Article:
Figure 3 | Changing Aesthetics
This revision turned toward a simpler color palette to reduce visual clutter while providing extra cues about the current site section and meaning of the date next to an article.

An important part of many future designs appeared in the next revision: I wanted to make the site accessible to more people, e.g. the color-blind. Though perhaps a bit of a step back, the next revision to the site involved a return to the simpler color palette of the initial design (fig. 3). The boxed content was removed and the current section of the site made more obvious, underlining was not clear enough (see the 'Home' on the top-left). A 'posted on' in front of the date clarified things along with a change in color; though, this was later changed to a different font to accommodate poor eyesight or color-impaired people.

Figure 4 | Evolving Design
Moving the navigation to the top and giving the content full focus and more space to breath. Due to it's easy implementation and graceful degradation, this version was kept as a backup for those without javascript.

A problem identified with the past versions of the website was a meh homepage and an increased complexity, along with a slightly boring color lineup. To combat this, a homepage was made with eye-catching imagery (fig. 4). This served two purposes: to draw the reader in and easily explain the purpose of the site. The flowing, abstract colored lines draw the eye; however, they are a bit garish. And while the picture from a hiking trip in Switzerland was meant to add a personal touch, it added unnecessary clutter to the page and should have been removed. Putting navigation items on top provided consistency across the site. Continuing the trend of making visual elements bright, clear and redundant, highlighted navigation links changed color and were underlined (color-impaired people might not see just the color change). The footer was made black to add some visual tension; it also visually indicated its separation from the navigation items.

Figure 5 | New Windows 7 Interface
The new interface, based largely on Zetro lead to a clean look that reduced the visual clutter associated with all the glass effects in the traditional Windows 7 theme.

Sometime after christmas, I revamped the Windows 7 interface on my PC to be more in line with Metro and other similar designs philosophies (fig. 5). This changed my perception of the homepage. In addition, at the time I was reading into mobile development, putting mobile first then building for the desktop. Several sketches were done of the site that would allow for a more organized layout that would work as well on a giant monitor as the small screen of an iPhone (fig. 6.1). It provided a clear entry point with several points of prospect: the buttons offered clear categories that helped visitors find what they needed quick. In addition, taking a cue from Fitt's law, the buttons were large to help reduce time and fine homing movements needed to click them.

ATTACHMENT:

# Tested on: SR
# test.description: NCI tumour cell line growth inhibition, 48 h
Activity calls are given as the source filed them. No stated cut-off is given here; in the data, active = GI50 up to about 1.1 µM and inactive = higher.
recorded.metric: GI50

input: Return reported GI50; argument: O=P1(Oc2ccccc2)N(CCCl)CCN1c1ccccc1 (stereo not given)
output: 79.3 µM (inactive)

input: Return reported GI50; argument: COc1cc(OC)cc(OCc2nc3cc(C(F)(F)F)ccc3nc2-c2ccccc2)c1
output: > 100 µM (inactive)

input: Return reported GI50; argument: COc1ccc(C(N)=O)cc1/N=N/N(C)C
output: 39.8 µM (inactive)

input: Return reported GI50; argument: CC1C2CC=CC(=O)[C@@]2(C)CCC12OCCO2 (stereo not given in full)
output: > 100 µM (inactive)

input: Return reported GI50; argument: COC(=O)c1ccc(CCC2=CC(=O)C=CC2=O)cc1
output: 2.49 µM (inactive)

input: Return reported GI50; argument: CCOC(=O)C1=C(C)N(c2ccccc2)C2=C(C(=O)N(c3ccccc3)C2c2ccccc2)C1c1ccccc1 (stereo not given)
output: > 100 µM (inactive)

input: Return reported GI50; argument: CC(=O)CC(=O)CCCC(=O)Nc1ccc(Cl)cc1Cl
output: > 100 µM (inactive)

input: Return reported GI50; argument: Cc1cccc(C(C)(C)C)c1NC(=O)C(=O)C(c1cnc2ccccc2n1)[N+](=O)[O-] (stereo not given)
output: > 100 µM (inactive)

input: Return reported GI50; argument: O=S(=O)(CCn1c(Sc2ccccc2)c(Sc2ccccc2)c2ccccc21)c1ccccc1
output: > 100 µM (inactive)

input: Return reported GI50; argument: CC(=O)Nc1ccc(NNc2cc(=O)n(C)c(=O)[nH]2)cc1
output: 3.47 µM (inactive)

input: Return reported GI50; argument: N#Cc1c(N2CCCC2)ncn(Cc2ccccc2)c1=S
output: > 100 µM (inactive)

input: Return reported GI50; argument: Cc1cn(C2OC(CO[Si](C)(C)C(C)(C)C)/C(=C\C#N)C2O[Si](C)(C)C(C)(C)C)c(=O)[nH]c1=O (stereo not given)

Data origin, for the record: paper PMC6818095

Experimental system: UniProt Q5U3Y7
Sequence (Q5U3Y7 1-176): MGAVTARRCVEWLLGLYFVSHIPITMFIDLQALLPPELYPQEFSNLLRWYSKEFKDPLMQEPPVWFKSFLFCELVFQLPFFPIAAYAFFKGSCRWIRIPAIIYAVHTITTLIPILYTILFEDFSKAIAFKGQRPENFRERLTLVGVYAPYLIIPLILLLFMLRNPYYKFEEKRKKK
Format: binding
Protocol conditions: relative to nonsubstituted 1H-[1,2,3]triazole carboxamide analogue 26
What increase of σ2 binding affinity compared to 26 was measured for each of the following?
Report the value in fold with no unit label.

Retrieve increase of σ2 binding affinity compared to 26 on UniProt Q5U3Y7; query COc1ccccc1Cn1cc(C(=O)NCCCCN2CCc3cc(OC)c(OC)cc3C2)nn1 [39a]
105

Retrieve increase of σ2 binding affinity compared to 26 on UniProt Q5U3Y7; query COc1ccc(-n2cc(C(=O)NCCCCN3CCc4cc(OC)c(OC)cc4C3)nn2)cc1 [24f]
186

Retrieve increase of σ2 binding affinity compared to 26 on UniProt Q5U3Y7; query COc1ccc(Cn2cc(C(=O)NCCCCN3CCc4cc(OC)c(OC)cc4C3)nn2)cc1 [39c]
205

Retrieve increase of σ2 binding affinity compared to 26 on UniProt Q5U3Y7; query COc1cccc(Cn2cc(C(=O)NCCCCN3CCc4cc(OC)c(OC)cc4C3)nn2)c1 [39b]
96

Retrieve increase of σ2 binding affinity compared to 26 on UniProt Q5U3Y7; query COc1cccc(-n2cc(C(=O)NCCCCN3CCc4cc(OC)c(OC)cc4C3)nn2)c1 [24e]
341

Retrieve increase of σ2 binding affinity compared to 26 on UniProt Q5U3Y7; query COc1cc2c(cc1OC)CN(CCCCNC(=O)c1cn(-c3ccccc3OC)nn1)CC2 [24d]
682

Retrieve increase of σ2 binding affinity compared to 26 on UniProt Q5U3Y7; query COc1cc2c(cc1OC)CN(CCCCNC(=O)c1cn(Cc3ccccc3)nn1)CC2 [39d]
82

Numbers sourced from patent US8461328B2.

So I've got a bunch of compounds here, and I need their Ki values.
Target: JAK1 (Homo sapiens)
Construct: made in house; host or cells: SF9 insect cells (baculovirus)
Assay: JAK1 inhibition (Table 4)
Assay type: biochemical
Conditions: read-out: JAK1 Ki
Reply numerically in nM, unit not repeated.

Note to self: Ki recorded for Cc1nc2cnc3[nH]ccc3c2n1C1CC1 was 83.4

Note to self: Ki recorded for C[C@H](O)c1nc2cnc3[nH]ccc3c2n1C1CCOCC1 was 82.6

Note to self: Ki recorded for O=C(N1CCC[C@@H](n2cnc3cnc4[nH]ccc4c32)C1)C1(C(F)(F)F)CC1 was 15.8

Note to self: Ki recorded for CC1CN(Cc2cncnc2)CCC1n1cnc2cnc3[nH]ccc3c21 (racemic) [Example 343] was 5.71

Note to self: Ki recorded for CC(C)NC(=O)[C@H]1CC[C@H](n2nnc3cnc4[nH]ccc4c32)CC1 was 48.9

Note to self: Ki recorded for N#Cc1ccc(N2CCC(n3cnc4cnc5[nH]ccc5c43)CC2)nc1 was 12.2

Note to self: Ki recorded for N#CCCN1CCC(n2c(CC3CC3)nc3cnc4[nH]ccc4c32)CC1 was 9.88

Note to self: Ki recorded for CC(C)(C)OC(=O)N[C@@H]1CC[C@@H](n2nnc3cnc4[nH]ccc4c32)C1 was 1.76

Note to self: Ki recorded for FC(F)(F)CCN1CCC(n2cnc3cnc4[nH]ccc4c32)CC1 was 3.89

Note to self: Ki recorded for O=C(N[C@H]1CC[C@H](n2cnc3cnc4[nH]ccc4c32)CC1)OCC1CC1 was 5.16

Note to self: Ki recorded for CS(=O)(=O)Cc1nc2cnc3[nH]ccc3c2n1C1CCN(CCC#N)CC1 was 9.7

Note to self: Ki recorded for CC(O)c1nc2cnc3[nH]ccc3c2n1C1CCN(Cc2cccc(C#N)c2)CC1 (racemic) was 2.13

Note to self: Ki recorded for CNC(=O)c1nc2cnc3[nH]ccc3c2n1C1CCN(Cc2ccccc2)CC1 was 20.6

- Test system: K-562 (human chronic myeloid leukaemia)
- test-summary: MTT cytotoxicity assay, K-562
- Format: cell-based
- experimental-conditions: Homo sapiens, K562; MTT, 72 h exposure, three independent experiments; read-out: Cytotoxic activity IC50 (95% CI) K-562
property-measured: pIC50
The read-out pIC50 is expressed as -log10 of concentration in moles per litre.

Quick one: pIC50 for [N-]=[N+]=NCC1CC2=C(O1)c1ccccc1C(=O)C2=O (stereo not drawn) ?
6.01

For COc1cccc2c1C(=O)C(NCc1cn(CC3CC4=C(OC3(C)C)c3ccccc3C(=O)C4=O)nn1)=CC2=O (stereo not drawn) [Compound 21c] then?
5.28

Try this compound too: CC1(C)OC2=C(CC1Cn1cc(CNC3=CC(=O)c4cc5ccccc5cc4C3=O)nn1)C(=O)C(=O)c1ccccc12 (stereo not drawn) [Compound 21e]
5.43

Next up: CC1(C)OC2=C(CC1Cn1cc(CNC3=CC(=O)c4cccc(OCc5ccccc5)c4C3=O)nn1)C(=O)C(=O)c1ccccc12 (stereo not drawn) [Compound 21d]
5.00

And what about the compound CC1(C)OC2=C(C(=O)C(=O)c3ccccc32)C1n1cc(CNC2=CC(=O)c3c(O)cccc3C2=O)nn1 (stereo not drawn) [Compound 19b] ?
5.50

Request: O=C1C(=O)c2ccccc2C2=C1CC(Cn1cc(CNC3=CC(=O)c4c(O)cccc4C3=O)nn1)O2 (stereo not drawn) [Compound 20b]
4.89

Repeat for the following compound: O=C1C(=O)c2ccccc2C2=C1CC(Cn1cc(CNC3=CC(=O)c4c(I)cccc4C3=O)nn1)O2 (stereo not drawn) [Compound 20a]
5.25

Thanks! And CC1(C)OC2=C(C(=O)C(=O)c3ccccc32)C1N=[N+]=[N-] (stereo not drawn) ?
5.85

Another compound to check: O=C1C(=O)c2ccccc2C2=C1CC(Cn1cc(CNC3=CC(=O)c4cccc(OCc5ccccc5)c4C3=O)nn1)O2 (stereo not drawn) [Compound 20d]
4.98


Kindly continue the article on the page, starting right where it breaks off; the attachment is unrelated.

Figure 6.1 | Grid Based Design
Grid-based sketches guided the new look. Drawing designs on paper allows for rapid iteration. Often, as was the case with the original concept, using Photoshop or PowerPoint can lead to a focus on the tool being used or trying to refine details before settling on a good idea, which sketching allows.

This led to a complete overhaul of the site's front-end (fig. 6.2). The site now followed a grid layout. The different grid variables (gutter size, button width/height, etc.) were chosen then made percentage based so the interface scaled to any dimension screen. A true dynamic website, it would also resize automatically if the window size was changed.

The new homepage took advantage of several design principles: alignment, consistency, similarity, constraint, 80/20 rule, accessibility, aesthetic-usability effect and others (will discuss in greater detail in future posts). Alignment allowed for an aesthetically pleasing design, the previous sites had some things off-center and the location of items was not calculated beforehand. In addition, each panel was visually identical to the others and a similar interface and style permeated each page from the color of links to the alignment of the text. If one was to construct an objects/action matrix, it would have gone from a large n*n to a much smaller n*m matrix, reducing mental burden on the user. It also provided a more goal-oriented site.

By showing users all options up front, they were constrained to particular webpages. Google Analytics allowed me to focus on just the most important parts of the site (80/20 rule), ignoring (for the moment) pages that were rarely visited. The new layout increased accessibility by allowing mobile users larger objects to interact with while the perceived usability was likely increased due to a easier, more friendly interface. This was supplemented by multiple cues (size, color and other changes) when hovering over page elements--a common method to cover for users with differing abilities. Gestalt principles--symmetry, continuity, etc.--were also taken into account as the site evolved; though, that discussion is for another time.